• Ground meat is cheaper than steaks, chops, bacon, etc. But it can get boring just making burgers all the time. Some ways that I mix it up include getting creative with the meatloaf (mixing different kinds of meat or adding lots of vegetables to it), making meatballs, sautéing with vegetables and serving over brown rice or quinoa, adding canned tomatoes, peppers, and onions for taco night, or making different variations of shepherd's pie. Instead of buying linked sausages (I'm not a big fan of the casings anyways), I buy ground meat and mix in my own spices to make bulk sausage. It's not only cheaper but helps me avoid things like preservatives, excess salt, and sugar that are sometimes added to sausage.
  • I really try to stay on top of food waste most of the time, but especially when my budget is lean. If the cauliflower is starting to brown, just trim off the brown bits. Pull off the wilted leaves of lettuce but eat the rest. If your broccoli has gotten floppy, use it in a cream of broccoli soup instead.
  • All leftovers get eaten, even if I am sick of them. If that pot of beans I made on Sunday evening is getting boring by Wednesday, I will put the rest into pint size containers and throw in the freezer for later use. Then when I am making a soup or taco night, I just thaw out a container of already cooked beans rather than having to resort to using more expensive canned beans. I still always keep a few cans of beans around for emergencies or exhausted weeknights.

According to Shannon Hayes, author of "Long Way on a Little", you can pinch pennies and still enjoy delicious and nutritious farm-fresh foods. Her book is full of recipes for using all parts of the animal, making stock from bones, rendering fats, creative re-use of leftovers, and more. This month's recipe, Stuffed Acorn Squash with Ground Pork, is courtesy of Shannon. It is simple to make, gluten-free, and looks gorgeous on the table. Use it for a fun weeknight meal or to bring to your next holiday supper and wow your friends.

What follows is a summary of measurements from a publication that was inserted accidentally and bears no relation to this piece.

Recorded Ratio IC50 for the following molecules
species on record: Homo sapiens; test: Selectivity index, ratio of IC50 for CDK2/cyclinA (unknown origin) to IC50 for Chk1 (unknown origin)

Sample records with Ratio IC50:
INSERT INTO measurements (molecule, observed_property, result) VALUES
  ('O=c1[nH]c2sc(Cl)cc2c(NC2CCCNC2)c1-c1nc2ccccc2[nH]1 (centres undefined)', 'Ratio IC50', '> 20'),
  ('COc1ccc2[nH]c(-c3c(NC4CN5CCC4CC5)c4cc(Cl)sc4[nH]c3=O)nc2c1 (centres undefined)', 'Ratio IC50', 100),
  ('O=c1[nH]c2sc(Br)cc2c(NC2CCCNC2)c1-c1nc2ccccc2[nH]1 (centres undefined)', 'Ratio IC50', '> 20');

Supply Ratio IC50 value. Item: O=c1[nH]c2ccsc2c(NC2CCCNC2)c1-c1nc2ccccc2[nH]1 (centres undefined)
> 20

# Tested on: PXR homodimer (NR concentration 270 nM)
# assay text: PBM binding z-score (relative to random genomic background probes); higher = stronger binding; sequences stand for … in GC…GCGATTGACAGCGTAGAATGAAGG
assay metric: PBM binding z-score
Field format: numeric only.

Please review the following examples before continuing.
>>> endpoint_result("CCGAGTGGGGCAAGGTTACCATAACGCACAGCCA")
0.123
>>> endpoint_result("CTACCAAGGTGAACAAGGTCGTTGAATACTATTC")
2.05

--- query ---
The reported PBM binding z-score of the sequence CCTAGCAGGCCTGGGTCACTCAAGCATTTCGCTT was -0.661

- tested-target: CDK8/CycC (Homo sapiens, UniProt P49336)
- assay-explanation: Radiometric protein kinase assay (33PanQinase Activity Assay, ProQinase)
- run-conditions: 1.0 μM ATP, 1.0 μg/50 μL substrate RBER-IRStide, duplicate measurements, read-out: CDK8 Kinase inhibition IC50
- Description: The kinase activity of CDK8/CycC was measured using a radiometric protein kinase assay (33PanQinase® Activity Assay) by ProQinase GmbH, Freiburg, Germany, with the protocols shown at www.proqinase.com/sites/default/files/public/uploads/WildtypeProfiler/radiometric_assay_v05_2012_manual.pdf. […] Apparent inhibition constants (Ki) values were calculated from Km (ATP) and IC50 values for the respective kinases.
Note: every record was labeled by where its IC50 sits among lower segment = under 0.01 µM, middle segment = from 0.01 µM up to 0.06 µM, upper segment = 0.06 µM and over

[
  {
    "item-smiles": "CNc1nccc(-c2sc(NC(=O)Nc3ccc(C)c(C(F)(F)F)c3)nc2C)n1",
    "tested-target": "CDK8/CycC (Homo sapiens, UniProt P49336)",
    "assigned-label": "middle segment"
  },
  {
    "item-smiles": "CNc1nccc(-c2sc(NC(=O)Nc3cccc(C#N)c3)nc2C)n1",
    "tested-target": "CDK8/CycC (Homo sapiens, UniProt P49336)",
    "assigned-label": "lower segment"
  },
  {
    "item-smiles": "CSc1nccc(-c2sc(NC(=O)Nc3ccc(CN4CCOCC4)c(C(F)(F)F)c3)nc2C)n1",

From the LH Store

I always love citrus in the wintertime, not only because it is in season in North America, but because it evokes the color and brightness of summer. Even though I put my pajamas on yesterday at 5pm, I had a late afternoon snack of mandarins that made me, for a moment, feel like I was on a tropical beach somewhere soaking up the rays. Many of the citrus groves in California are being damaged by massive fires right now, but several farms were able to get the fruit off the tree before the fires started. Support California citrus farmers by buying their fruit. Lemons, tangerines, oranges, mandarins, kumquats, and more.

CSAware and CSA Manager

This time of year many CSA farmers are saying to themselves, "Next year we HAVE to figure out how to streamline membership management!" If that sounds familiar, this winter might be a great time to take a look at our CSA management software, CSAware or CSA Manager. If you would like to see how it works, and what it can offer your farm, let us know and we'll set you up for a free tour.

Recipe: Stuffed Acorn Squash with Ground Pork

Preheat oven to 350°F. Rinse the squash and pat dry. Place the whole squash on a baking sheet and roast just until the skin can be broken by the pressure of your fingernail, about 25 minutes. ... Recipe...